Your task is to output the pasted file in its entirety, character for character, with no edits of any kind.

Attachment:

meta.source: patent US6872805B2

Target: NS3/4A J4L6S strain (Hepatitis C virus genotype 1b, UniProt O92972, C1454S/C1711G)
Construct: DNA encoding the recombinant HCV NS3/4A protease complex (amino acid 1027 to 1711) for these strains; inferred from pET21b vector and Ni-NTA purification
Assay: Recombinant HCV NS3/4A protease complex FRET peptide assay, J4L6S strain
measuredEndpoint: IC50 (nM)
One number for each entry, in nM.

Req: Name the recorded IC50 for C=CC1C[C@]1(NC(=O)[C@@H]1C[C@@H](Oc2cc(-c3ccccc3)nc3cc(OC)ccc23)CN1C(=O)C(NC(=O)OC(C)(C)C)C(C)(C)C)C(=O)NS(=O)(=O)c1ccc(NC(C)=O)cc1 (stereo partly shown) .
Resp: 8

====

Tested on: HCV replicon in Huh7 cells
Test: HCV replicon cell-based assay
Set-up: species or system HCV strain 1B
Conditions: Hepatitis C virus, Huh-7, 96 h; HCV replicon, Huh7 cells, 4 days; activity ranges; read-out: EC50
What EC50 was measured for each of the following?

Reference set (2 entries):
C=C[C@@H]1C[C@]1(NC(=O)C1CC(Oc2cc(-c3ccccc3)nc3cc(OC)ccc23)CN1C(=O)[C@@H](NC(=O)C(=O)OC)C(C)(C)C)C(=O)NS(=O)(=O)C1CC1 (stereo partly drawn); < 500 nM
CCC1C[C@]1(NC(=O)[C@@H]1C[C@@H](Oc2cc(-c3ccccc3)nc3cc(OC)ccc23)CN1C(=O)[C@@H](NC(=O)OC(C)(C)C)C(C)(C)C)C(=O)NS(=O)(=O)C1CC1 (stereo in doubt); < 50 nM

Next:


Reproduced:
meta.source: patent US6872805B2

Target: NS3/4A J4L6S strain (Hepatitis C virus genotype 1b, UniProt O92972, C1454S/C1711G)
Construct: DNA encoding the recombinant HCV NS3/4A protease complex (amino acid 1027 to 1711) for these strains; inferred from pET21b vector and Ni-NTA purification
Assay: Recombinant HCV NS3/4A protease complex FRET peptide assay, J4L6S strain
measuredEndpoint: IC50 (nM)
One number for each entry, in nM.

Req: Name the recorded IC50 for C=CC1C[C@]1(NC(=O)[C@@H]1C[C@@H](Oc2cc(-c3ccccc3)nc3cc(OC)ccc23)CN1C(=O)C(NC(=O)OC(C)(C)C)C(C)(C)C)C(=O)NS(=O)(=O)c1ccc(NC(C)=O)cc1 (stereo partly shown) .
Resp: 8

====

Tested on: HCV replicon in Huh7 cells
Test: HCV replicon cell-based assay
Set-up: species or system HCV strain 1B
Conditions: Hepatitis C virus, Huh-7, 96 h; HCV replicon, Huh7 cells, 4 days; activity ranges; read-out: EC50
What EC50 was measured for each of the following?

Reference set (2 entries):
C=C[C@@H]1C[C@]1(NC(=O)C1CC(Oc2cc(-c3ccccc3)nc3cc(OC)ccc23)CN1C(=O)[C@@H](NC(=O)C(=O)OC)C(C)(C)C)C(=O)NS(=O)(=O)C1CC1 (stereo partly drawn); < 500 nM
CCC1C[C@]1(NC(=O)[C@@H]1C[C@@H](Oc2cc(-c3ccccc3)nc3cc(OC)ccc23)CN1C(=O)[C@@H](NC(=O)OC(C)(C)C)C(C)(C)C)C(=O)NS(=O)(=O)C1CC1 (stereo in doubt); < 50 nM

Next: